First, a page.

“The defense just played awesome and you could tell they were really enjoying themselves,” said Sanders, whose team opens the Class 4A state playoffs Friday against Clackamas.
“It was exactly the effort we needed because we weren’t making a lot of progress the past few weeks. If we play that hard and stay healthy, I’d say we have a great shot against Clackamas.”
The Cavaliers come into Friday’s game with the No. 1-ranked defense in the Three Rivers League, which allowed just 161 yards per game (58 yards rushing).
They are also coming off a big 35-6 league win over playoff-bound West Linn, and are just starting to find a rhythm after some early-season disciplinary problems.
“We’re not going to have many 90-yard runs or anything,” Sanders said. “But if we can average between 5 and 7 yards per carry, we’ll be right with them.”
After all, HRV prides itself on defense as well, holding the No. 1 IMC ranking after giving up an average of 276 total yards per game.
“It’s going to be a good game and I believe in our guys,” Sanders said. “We just need to bring the same effort as we did against Mountain View.”
Game time is 7 p.m. Friday at Henderson Stadium.
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Parkdale third graders sing "12 Disaster Days of Christmas"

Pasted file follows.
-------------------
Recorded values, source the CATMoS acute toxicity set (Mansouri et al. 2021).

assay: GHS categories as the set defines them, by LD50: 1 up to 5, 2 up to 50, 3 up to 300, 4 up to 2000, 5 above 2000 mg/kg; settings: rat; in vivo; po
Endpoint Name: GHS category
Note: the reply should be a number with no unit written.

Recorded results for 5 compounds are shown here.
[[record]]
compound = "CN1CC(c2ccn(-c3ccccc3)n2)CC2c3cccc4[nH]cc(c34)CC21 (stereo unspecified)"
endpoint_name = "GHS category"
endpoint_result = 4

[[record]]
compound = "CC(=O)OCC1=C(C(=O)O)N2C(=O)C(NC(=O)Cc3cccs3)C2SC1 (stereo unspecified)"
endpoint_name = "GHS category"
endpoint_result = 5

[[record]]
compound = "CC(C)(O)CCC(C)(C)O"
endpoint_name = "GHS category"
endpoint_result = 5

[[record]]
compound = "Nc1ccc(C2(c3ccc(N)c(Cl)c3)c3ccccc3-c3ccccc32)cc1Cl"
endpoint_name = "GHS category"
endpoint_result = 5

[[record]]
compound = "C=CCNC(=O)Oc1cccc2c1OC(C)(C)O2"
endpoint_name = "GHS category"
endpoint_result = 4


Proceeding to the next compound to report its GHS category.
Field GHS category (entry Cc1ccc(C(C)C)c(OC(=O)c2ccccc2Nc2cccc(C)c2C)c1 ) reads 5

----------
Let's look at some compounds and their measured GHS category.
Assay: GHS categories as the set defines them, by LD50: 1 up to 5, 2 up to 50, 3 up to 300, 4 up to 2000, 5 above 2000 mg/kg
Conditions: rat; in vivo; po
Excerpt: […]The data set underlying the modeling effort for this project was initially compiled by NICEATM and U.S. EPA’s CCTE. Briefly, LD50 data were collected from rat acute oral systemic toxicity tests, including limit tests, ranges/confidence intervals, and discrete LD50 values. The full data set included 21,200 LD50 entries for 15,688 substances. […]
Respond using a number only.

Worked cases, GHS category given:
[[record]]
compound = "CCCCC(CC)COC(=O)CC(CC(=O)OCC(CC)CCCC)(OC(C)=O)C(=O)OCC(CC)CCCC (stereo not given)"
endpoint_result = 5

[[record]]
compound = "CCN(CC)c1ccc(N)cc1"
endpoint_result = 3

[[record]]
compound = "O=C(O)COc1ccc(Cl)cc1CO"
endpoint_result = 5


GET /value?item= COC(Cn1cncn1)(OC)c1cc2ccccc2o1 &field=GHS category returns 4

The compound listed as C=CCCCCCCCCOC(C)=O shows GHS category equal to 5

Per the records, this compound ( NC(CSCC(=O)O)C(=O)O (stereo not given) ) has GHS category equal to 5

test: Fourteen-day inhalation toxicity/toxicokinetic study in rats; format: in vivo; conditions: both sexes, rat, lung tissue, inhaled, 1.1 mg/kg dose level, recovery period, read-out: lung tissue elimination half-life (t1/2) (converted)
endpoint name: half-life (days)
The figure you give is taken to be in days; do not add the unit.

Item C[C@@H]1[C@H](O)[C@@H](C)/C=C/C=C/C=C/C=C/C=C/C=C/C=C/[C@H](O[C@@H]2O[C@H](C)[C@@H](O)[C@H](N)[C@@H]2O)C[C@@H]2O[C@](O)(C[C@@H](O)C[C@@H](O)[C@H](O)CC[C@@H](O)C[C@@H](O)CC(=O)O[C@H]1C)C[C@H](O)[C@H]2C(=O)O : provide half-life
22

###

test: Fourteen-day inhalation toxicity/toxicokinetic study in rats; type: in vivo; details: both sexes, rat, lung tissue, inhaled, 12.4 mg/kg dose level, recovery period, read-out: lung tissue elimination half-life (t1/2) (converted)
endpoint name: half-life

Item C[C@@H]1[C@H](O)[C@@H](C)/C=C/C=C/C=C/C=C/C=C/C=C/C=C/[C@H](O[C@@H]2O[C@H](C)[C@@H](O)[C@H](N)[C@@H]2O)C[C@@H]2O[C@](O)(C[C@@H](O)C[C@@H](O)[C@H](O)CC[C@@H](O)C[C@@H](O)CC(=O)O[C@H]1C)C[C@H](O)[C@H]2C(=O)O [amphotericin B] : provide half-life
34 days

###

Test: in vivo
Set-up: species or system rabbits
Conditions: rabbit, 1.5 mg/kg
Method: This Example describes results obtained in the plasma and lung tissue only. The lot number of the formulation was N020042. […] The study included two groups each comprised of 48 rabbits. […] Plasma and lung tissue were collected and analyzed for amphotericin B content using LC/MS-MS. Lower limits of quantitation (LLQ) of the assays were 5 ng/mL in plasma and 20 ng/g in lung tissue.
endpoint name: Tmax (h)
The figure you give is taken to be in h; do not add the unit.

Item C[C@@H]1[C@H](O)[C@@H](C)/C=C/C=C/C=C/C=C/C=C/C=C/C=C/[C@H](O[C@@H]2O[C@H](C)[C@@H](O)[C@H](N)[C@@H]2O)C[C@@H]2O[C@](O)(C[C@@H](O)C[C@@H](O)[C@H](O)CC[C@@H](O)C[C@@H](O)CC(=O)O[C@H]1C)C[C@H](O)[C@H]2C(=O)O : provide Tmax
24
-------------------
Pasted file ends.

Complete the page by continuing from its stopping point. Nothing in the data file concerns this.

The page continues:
Welcome to your sing-able Christmas gift list. What follows is an emergency rendition of “12 Days of Christmas” – for outfitting your home or car in case of snow storm, earthquake, flood or other emergency. Read it as a simple list, or sing it to the tune of “12 Days” – you know, as in “ … and a partridge in a pear tree…” Not to make light of it, but the song is a familiar framework for a set of gift ideas that you could consider gathering together, even if the recipient already owns items such as a bunch of coats, tire chains and flashlights. Stores throughout the Gorge are stocked up on all these items. Buying all 12 days might be prohibitive, but here are three ideas for checking any of the dozen off your list (notations follow, 1-12.) The gift items needed to stay warm, dry and safe are also coded to suggest items in your abode (A) in your car (C) or both (B). 12 Gallons of Water (A) 11 Family meals (B) 10 Cans of propane (A) 9 Hygiene bags (B) 8 Packs of batteries (A) 7 Spare coats (B) 6 Bright red flares (C) 5 Cozy blankets (B) 4 Tire chains (C) 3 Flashlights (B) 2 cell phone chargers (B) 1 And a crush-proof first aid kit (B) Price ranges? Here’s a few quotes for days Three, Two, Four and Nine: n A family gift of flashlights (three will run $15-30, Hood River Supply, Tum-A-Lum) n Cell phone chargers (two will run $30-60) n Tire chains (basic set, $30, Les Schwab, returnable if unused for the winter) n Family meals ($100 or so should cover the basics for three or four reasonably well-fed days) n The home kit should be kept in a handy place near an exit, and remember that water needs to be replenished every few months. If you have a solid first aid kit already, switch out the gift idea with “and-a-sto-o-u-t- tub-for it-all …” Otherwise, it’s a case of assembling your home or car kits and making sure all members of the family know what the resources are and how to use them (ie flares and propane). Emergency situations are at worst life-threatening, at best deeply uncomfortable if you and your family are left without power for an extended period, or traveling and find yourself in a situation where you need to wait out a storm, lengthy traffic delay, or other crisis. Notes on the 12 gift ideas: 12 – Gallons of water: that’s one per person in a four-member family to last for three days, the recommended minimum to be prepared for utility outages. 11 – Easy-open packaged goods, energy bars, dried food and nuts are good things to include for nutrition. Think of what your family of four needs for three days to stay fortified and hydrated (see number 12). Can-opener also recommended 10 – If you have a propane camping stove, keep extra fuel handy. 9 – Hygiene bags: put packaged moistened towelettes, toilet paper, and plastic ties in large garbage bags (for personal sanitation) Resource list courtesy of Hood River County Emergency Management, Barbara Ayers, manager/ 541-386-1213. The county also reminds residents to Get a Kit, Make A Plan to connect your family if separated, and Stay Informed. See www.co.hood-river.or.us to opt-in for citizen alerts. Enlarge